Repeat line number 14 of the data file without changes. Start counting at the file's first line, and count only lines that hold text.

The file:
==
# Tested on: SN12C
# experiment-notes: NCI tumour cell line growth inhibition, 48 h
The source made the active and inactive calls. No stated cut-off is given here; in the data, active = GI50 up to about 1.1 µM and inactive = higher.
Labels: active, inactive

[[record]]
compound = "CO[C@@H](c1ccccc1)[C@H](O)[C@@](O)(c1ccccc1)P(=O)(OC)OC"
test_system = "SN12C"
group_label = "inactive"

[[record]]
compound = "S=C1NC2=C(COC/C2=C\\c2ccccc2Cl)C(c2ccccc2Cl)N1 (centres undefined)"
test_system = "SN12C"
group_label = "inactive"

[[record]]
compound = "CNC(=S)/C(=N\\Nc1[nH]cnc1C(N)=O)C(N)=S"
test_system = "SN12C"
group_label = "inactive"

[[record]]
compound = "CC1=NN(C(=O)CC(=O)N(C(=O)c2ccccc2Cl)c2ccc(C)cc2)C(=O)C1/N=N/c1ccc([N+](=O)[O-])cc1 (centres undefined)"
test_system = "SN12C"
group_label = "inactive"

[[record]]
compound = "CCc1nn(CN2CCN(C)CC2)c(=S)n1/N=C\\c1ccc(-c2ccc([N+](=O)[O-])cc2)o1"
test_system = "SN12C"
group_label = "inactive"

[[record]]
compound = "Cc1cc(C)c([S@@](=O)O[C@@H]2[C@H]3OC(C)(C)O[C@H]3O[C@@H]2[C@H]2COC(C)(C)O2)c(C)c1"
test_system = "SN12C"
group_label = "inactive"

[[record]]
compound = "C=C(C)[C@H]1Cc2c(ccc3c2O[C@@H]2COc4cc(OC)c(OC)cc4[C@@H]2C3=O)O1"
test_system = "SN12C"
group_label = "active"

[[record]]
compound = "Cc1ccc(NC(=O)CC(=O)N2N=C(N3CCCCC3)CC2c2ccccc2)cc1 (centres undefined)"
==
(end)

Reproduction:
compound = "CNC(=S)/C(=N\\Nc1[nH]cnc1C(N)=O)C(N)=S"